postcard from a volunteer

Aug 03  EVS IN GERMANY - Germany
Germany social

We were sent to Dresden in Germany with the European Volunteer Service to initiate rugby in the schools and youth clubs. At first we had to do presentation rugby training in the schools to awake interest in the sport. Some schools then agreed to allow us to perform weekly training sessions. By the end of our stay in Dresden we were teaching rugby regularly in four schools and continuing with rugby presentations in other schools. The culmination of our stay in Dresden was an inter-school non-contact rugby tournament that was held in June. 30 children took part and had loads of fun.

The first few weeks for us were very hard. Being so far away from family and friends was very difficult. The fact that the weather was so cold didn't help, in fact the weather on one of our first days was minus 20 degrees and our jeans were frozen to our legs! It was also the first time that either of us had lived away before, so it brought new domestic experiences i.e. washing dishes and ironing!

We were surprised to find that the club in Dresden does not have their own rugby ground, instead they use one of the town's training grounds that does not have any changing rooms, everybody changes under a tree, and they play their rugby on the other side of the town, on a pitch that they share with two baseball clubs. It is a situation that is not helping them build their club up.

After our settling in period, things became a lot easier and the fact that we were starting to coach helped a lot. Coaching rugby at home must be a wonderfully easy job, with no language problems and the fact that every child has seen a rugby ball before. But not in Germany! We had a few problems with the language barrier, as we spoke no German before we left and class teachers, let alone the children, spoke hardly any English. But the biggest problem was getting the children accustomed to a rugby ball because the vast majority of them had never seen a rugby ball before. But gradually they became used to the ball's characteristics and they started to enjoy mini games involving the ball. We played games like 'tag' and 'fireball' just to ease them into the game slowly. Then at the end of every session we would play a game of touch rugby (non-contact), so they could actually put into practice what they were learning.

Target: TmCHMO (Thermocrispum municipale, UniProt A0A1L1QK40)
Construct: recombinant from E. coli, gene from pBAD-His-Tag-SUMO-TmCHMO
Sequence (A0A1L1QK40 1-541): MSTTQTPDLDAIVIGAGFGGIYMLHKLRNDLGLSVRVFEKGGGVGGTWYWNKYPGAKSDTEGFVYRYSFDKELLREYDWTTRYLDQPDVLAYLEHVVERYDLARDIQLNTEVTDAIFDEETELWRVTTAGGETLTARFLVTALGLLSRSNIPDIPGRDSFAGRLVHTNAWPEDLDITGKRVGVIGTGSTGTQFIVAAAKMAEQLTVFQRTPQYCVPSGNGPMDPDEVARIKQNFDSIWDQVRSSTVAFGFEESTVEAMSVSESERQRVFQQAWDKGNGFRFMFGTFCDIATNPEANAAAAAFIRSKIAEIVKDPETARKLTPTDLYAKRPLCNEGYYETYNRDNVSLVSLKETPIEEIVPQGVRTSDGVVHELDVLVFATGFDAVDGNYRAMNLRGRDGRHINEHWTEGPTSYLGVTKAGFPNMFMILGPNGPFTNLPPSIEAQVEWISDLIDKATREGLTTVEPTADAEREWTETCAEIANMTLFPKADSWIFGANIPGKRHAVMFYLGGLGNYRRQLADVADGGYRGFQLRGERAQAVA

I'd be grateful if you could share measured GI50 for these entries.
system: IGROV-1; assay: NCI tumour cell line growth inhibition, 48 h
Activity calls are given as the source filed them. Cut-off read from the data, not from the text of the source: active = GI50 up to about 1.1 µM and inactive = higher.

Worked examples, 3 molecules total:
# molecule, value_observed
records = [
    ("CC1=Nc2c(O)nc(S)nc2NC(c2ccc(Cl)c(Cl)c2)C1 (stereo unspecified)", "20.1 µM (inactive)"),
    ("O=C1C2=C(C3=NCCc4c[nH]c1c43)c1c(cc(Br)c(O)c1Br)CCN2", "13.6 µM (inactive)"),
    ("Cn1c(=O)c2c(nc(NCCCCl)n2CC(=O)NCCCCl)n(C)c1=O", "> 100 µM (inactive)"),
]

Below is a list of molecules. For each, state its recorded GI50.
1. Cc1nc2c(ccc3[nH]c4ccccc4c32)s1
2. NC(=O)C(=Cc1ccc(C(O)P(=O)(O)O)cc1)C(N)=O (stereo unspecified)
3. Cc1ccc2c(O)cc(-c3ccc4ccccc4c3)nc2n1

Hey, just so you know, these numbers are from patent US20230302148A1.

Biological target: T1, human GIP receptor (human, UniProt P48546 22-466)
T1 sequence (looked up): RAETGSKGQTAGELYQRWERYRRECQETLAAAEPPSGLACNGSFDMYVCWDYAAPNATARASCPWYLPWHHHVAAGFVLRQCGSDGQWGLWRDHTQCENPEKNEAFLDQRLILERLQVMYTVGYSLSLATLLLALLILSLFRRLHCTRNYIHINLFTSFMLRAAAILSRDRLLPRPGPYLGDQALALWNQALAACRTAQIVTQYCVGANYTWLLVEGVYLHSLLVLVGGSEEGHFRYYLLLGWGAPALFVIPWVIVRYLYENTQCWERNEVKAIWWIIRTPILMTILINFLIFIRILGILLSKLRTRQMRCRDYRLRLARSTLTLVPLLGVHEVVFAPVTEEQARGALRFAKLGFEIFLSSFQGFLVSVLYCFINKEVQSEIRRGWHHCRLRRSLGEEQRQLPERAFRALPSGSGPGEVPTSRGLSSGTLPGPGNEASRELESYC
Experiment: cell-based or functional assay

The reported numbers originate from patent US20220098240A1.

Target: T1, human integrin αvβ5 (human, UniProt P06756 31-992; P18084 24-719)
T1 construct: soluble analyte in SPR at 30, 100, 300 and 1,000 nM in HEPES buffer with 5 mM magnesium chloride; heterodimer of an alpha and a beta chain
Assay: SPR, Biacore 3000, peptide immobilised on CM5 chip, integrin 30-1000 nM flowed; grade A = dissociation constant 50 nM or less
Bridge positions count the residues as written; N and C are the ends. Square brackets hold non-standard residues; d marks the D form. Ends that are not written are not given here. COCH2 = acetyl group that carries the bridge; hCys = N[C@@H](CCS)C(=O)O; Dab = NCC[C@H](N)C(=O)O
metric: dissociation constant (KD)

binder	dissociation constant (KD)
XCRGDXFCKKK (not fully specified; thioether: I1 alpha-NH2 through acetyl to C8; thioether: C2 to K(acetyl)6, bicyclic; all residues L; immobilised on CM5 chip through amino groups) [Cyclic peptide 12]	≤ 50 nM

The reaction we got in schools from the children was very good in the main but some of them could not get their heads round the concept that you can run forward with the ball but you cannot pass it forwards. I suppose it must be difficult because at home we are brought up with rugby but they play sports like football, handball, basketball and even American football, all games where you can pass the ball forwards. Slowly they started to catch on to the basics of rugby and through the training sessions in the schools they obtained a reasonable level. The training sessions in the various schools cumulated into a mini schools touch rugby tournament, where the standard of rugby was very impressive for children who had only known the game for about five months.

The problem with German rugby is that the players do not have a good knowledge of the sport and so they are let down at international and club level even though they have some of the biggest and best athletes we've ever seen. So who knows, if rugby becomes more popular in Germany and players gain a better knowledge of the game then maybe Wales and the rest of the world will have to take a worried look over their shoulders in the coming years!

We would like to thank the Rugby-Verein Dresden e.V. for starting up the project and making us feel very welcome, Jason Lewis of the WRU for making the project known to us and for organising coaching courses before we left Wales, Sparkasse Dresden and S�dost Woba for their sponsorship. 

Ross Munro & Lewis Barnett
European Voluntary Service


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